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Horm Behav. 2001 Sep;40(2):358-66.

Androgens, androgen receptors, and male gender role behavior.

Author information

1
Department of Internal Medicine, University of Texas Southwestern Medical Center, 5323 Harry Hines Boulevard, Dallas, Texas 75390-8857, USA. jwils1@med.swmed.edu

Abstract

Studies of genetic males with single gene mutations that impair testosterone formation or action and consequently prevent development of the normal male phenotype provide unique insight into the control of gender role behavior. 46,XY individuals with either of two autosomal recessive mutations [17 beta-hydroxysteroid dehydrogenase 3 (17 beta-HSD3) deficiency or steroid 5 alpha-reductase 2 (5 alpha-R2) deficiency] have a female phenotype at birth and are raised as females but frequently change gender role behavior to male after the expected time of puberty. In contrast, genetic males with mutations that impair profoundly the function of the androgen receptor are also raised as females and have consistent female behavior as adults. Furthermore, the rare men with mutations that impair estrogen synthesis or the estrogen receptor have male gender role behavior. These findings indicate that androgens are important determinants of gender role behavior (and probably of gender identity) and that this action is mediated by the androgen receptor and not the result of conversion of androgen to estrogen. The fact that all genetic males with 17 beta-HSD3 or 5 alpha-R2 deficiency do not change gender role behavior indicates that other factors are also important determinants of this process.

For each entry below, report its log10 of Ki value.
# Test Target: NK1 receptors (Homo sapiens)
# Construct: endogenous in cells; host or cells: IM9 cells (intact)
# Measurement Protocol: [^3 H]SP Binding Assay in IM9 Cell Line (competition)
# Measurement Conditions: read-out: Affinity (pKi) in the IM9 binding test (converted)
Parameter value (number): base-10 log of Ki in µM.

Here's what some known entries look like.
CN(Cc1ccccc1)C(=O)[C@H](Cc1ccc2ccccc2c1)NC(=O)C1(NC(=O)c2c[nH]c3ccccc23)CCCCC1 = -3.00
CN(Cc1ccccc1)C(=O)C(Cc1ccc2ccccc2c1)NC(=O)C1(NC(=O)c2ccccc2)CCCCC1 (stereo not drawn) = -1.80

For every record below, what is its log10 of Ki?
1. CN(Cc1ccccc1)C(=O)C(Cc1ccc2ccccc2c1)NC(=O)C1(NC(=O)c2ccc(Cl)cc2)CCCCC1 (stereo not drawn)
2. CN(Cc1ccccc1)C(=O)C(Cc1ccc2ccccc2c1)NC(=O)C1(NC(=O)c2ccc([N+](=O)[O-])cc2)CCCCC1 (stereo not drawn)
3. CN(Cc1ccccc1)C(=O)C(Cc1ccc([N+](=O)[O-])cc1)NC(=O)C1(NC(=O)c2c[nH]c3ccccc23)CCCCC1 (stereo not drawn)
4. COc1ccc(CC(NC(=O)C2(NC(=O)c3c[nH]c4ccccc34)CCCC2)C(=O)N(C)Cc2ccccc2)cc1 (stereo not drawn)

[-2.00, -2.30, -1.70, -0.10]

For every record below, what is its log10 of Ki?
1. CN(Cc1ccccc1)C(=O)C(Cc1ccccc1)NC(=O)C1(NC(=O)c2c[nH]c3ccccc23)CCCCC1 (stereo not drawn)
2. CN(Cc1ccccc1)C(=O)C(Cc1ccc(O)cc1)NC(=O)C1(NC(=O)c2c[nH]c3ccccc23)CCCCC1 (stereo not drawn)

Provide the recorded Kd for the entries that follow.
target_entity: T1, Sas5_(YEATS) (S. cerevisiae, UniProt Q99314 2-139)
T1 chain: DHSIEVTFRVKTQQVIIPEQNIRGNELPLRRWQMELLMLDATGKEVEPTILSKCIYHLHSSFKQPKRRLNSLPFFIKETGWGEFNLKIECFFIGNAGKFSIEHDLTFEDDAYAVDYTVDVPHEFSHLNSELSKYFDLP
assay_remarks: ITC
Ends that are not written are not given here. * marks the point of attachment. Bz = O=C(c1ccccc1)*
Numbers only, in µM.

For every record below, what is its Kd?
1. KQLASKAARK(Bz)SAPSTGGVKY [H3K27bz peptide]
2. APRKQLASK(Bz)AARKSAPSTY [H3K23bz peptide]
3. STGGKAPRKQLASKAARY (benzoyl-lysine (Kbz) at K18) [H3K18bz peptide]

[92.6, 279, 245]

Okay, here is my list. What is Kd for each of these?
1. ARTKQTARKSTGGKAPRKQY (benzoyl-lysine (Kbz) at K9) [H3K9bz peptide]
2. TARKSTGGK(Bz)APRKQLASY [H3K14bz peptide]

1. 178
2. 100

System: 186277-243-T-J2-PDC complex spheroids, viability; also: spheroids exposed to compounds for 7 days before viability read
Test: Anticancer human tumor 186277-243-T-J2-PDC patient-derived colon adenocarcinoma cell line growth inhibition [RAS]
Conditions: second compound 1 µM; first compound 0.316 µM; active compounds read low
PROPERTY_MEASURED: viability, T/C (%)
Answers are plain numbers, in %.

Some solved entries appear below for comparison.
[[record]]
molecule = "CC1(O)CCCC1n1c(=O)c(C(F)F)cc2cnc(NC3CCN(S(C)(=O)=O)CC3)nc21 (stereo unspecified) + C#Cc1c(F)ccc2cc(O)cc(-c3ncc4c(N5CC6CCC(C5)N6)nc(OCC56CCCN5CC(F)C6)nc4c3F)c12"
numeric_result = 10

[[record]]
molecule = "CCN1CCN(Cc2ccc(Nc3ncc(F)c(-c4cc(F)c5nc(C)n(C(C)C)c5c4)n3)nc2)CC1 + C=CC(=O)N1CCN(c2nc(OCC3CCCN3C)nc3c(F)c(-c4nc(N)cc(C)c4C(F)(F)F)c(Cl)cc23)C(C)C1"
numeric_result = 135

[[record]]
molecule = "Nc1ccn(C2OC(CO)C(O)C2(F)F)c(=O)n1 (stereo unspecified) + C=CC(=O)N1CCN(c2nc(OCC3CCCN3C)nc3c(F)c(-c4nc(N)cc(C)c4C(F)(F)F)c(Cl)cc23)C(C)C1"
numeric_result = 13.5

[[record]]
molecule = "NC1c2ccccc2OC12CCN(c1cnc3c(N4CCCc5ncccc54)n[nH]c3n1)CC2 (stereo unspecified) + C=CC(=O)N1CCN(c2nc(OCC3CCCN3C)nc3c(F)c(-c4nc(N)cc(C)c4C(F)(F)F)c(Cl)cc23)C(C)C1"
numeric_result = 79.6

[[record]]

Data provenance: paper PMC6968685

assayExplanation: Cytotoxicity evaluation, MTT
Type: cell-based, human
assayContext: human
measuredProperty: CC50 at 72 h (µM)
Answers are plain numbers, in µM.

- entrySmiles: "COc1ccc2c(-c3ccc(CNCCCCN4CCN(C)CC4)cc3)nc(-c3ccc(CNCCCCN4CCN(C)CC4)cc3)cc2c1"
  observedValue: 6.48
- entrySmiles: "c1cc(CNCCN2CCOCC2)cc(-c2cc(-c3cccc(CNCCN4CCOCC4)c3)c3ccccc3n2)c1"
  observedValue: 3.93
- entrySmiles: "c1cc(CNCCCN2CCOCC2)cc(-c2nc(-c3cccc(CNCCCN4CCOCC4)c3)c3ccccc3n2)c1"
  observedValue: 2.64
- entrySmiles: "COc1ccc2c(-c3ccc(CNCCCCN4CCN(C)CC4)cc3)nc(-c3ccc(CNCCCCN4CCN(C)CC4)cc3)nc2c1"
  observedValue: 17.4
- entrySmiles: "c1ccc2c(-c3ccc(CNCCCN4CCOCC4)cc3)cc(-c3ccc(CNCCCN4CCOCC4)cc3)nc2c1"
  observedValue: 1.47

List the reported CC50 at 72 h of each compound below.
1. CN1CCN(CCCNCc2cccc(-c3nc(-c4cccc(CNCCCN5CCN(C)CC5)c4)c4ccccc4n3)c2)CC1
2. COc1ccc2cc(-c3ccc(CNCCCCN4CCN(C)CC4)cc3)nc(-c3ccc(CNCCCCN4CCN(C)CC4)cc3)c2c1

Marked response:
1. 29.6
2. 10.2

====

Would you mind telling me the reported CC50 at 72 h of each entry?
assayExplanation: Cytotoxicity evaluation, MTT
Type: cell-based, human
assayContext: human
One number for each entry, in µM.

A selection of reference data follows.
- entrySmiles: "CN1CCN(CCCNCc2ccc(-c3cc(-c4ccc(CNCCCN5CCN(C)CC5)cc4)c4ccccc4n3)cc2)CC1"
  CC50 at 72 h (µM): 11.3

PMID:
11534997
DOI:
10.1006/hbeh.2001.1684
[Indexed for MEDLINE]

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